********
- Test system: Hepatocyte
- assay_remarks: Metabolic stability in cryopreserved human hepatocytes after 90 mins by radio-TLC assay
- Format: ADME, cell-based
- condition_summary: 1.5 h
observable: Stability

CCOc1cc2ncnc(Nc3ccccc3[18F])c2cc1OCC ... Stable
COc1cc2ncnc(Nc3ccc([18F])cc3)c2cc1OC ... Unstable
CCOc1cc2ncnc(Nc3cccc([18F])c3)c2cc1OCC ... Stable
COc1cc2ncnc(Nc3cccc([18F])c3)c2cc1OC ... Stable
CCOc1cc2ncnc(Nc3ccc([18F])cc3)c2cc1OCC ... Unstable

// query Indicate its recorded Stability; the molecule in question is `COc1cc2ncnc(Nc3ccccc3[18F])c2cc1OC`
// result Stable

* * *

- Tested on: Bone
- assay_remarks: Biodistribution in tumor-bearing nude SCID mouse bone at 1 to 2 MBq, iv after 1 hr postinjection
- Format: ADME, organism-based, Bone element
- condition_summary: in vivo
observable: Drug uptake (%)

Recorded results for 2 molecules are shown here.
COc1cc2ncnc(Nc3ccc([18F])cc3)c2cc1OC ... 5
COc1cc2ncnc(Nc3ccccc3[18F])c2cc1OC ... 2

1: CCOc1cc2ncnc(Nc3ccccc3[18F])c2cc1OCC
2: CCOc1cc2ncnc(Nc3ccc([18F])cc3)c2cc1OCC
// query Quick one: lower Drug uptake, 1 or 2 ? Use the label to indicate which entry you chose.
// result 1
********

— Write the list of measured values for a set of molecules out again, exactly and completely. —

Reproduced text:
- Test system: Hepatocyte
- assay_remarks: Metabolic stability in cryopreserved human hepatocytes after 90 mins by radio-TLC assay
- Format: ADME, cell-based
- condition_summary: 1.5 h
observable: Stability

CCOc1cc2ncnc(Nc3ccccc3[18F])c2cc1OCC ... Stable
COc1cc2ncnc(Nc3ccc([18F])cc3)c2cc1OC ... Unstable
CCOc1cc2ncnc(Nc3cccc([18F])c3)c2cc1OCC ... Stable
COc1cc2ncnc(Nc3cccc([18F])c3)c2cc1OC ... Stable
CCOc1cc2ncnc(Nc3ccc([18F])cc3)c2cc1OCC ... Unstable

// query Indicate its recorded Stability; the molecule in question is `COc1cc2ncnc(Nc3ccccc3[18F])c2cc1OC`
// result Stable

* * *

- Tested on: Bone
- assay_remarks: Biodistribution in tumor-bearing nude SCID mouse bone at 1 to 2 MBq, iv after 1 hr postinjection
- Format: ADME, organism-based, Bone element
- condition_summary: in vivo
observable: Drug uptake (%)

Recorded results for 2 molecules are shown here.
COc1cc2ncnc(Nc3ccc([18F])cc3)c2cc1OC ... 5
COc1cc2ncnc(Nc3ccccc3[18F])c2cc1OC ... 2

1: CCOc1cc2ncnc(Nc3ccccc3[18F])c2cc1OCC
2: CCOc1cc2ncnc(Nc3ccc([18F])cc3)c2cc1OCC
// query Quick one: lower Drug uptake, 1 or 2 ? Use the label to indicate which entry you chose.
// result 1